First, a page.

Travelers may soon have more rights if their flight is canceled or delayed as the Department of Transportation seeks to “strengthen” protections for consumers seeking refunds.
The agency proposed a rule on Wednesday that, if enacted, would define the terms of a “meaningful” change and first-time cancellation.
Currently, passengers are entitled to refunds if an airline has “significantly altered its schedules and/or significantly delayed a flight and the consumer chooses not to travel” – although the DOT has not yet defined what “ significant” means.
Under the rule, the department would describe material changes as follows:
- Changes affecting departure and/or arrival times of three hours or more for a domestic flight or six hours or more for an international flight
- Change of departure or arrival airport
- Changes that increase the number of connections in the route; and
- Changes to the type of aircraft used if this results in a significant degradation of the air travel experience or the amenities available on board the flight.
The move comes amid an increase in complaints against airlines – the majority of which relate to refunds and flight service, according to agency data.
“I think the DOT has heard that passengers are tired of the sleight of hand that the airlines are doing and some actions that are not consumer-friendly,” said Henry Harteveldt, industry analyst for the airline. trip to Atmosphere Research Group, in a statement. interview with ABC News.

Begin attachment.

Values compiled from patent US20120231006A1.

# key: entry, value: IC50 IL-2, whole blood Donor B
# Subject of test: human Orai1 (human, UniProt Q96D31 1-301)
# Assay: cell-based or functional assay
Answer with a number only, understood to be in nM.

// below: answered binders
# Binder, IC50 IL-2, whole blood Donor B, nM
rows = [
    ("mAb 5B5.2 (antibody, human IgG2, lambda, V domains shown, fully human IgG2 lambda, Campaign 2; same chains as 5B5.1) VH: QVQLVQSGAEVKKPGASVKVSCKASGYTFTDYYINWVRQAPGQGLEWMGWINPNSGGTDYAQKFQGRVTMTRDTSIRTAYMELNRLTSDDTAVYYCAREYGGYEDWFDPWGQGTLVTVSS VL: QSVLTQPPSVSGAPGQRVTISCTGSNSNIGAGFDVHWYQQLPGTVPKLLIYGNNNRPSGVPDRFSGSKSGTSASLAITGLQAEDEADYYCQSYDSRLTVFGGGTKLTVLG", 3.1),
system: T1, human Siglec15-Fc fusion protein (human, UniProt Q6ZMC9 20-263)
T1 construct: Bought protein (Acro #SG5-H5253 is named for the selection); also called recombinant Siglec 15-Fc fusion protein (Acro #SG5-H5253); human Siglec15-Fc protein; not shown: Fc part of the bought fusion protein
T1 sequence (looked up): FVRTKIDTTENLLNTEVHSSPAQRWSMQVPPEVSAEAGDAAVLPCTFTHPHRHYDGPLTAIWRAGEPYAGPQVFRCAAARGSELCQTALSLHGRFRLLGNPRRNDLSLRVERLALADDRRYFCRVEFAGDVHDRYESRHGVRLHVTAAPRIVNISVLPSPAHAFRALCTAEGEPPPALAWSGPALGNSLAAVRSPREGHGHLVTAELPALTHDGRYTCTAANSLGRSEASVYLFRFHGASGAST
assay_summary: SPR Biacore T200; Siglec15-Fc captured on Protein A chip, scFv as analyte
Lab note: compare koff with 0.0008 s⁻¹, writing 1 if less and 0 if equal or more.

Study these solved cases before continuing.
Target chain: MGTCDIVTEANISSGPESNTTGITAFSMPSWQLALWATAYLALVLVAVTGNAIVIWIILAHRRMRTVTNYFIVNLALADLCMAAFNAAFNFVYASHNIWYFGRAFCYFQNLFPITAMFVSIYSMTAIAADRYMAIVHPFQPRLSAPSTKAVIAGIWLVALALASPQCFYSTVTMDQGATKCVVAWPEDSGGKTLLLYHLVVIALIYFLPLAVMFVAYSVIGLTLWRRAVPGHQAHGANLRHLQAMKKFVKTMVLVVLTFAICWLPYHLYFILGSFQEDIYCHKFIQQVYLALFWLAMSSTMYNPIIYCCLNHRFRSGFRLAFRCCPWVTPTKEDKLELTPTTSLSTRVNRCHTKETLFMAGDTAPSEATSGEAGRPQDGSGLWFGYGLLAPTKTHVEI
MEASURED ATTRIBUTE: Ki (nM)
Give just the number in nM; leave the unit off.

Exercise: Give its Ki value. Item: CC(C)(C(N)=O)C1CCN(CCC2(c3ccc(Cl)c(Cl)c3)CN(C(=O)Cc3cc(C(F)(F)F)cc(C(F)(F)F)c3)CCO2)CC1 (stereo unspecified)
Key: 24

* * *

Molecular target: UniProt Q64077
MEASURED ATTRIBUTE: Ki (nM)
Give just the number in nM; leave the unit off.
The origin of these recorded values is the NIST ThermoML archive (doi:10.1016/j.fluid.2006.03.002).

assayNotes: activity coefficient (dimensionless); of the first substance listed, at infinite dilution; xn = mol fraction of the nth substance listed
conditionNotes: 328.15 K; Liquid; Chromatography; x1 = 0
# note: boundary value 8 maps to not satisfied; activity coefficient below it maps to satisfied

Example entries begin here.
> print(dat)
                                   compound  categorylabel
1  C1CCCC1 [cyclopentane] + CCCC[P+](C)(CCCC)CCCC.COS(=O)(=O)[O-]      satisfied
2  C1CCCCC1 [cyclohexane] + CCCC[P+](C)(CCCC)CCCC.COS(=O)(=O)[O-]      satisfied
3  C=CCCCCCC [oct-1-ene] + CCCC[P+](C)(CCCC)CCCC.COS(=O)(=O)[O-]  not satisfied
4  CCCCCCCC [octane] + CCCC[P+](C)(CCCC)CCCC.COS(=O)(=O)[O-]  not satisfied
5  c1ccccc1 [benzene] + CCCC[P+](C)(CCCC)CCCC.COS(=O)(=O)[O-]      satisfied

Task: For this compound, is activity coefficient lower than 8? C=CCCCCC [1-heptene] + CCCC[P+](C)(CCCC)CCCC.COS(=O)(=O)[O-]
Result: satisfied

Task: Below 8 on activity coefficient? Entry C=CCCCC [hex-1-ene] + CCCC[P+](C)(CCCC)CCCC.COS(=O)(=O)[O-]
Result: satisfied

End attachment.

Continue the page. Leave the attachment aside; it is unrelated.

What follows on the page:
Further, the rule would “codify the department’s long-standing interpretation that failure to reimburse when a carrier cancels or significantly changes a flight to, from, or within the United States is a practice unfair,” the DOT said.
“The problem, I think, so far is that you, as a solo traveler, don’t necessarily know what a significant delay is on Delta, versus American, versus Southwest, versus to Spirit. It could be very different on every airline,” Scott Keyes, founder of Scott’s Cheap Flights, told ABC News. “And these airlines don’t even necessarily explicitly mention what they consider to be a long delay.”
Since the start of the COVID-19 pandemic, US airlines have issued $21 billion in cash refunds, according to Airlines for America (A4A), the group that lobbies on behalf of all major US airlines. Cash refunds accounted for 8% of passenger revenue in 2021 and 22.3% of passenger revenue in 2020, compared to 4.3% in 2019, A4A said.
The public will have 90 days to comment on the proposed rule. After that period, DOT will review and analyze the comments, then decide whether to proceed with a final rule as proposed or with modifications, issue a new or modified proposal, or withdraw the proposal altogether.
ABC News’ Sam Sweeney contributed to this report.